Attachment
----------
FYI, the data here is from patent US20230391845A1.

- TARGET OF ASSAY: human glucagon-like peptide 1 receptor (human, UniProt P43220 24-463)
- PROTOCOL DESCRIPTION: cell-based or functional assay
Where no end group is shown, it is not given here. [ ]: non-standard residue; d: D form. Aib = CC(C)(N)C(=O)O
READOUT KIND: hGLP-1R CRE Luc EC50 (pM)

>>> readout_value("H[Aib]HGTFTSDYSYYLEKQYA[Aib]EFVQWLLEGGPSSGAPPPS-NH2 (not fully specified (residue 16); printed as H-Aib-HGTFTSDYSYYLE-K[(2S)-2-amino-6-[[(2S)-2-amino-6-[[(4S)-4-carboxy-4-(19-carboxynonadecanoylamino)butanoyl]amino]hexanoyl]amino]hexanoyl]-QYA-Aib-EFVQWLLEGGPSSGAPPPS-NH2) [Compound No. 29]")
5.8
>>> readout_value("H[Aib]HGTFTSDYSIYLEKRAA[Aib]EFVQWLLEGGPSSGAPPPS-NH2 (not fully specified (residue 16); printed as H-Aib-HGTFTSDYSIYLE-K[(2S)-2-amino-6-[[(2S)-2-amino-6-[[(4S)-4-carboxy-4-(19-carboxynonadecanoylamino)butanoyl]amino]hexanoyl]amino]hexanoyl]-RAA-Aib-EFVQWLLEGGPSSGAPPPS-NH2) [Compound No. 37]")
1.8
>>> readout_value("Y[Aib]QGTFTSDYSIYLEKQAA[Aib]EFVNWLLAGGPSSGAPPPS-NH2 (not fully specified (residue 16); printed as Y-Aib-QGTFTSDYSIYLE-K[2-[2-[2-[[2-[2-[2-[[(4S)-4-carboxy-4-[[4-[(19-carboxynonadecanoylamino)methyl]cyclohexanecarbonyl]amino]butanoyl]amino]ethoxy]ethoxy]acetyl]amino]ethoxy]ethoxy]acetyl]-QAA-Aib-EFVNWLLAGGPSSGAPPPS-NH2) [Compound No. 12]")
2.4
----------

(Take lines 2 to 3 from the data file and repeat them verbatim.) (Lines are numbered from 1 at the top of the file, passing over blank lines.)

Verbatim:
- TARGET OF ASSAY: human glucagon-like peptide 1 receptor (human, UniProt P43220 24-463)
- PROTOCOL DESCRIPTION: cell-based or functional assay